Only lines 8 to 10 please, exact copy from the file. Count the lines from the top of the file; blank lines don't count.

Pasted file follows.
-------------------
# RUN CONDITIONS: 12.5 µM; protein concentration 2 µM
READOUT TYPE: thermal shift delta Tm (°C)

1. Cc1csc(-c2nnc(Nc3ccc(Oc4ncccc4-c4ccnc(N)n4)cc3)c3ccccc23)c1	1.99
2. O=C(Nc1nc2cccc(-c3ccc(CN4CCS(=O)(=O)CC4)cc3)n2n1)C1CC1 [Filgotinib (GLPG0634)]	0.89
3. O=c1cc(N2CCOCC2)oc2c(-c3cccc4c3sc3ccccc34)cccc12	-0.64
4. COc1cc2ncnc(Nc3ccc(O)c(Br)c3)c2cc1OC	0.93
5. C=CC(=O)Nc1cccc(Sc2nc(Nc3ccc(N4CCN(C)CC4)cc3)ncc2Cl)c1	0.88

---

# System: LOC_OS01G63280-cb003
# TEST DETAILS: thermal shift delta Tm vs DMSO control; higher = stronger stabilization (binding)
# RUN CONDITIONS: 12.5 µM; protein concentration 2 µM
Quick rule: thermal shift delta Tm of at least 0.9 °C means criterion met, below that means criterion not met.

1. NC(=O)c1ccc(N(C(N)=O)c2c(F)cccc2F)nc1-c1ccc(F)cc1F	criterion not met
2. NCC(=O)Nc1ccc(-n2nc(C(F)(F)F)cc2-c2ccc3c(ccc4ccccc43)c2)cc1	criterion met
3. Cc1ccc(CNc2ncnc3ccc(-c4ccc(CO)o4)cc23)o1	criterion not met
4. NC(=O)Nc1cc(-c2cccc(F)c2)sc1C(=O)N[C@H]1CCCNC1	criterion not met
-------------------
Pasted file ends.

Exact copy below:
---

# System: LOC_OS01G63280-cb003
# TEST DETAILS: thermal shift delta Tm vs DMSO control; higher = stronger stabilization (binding)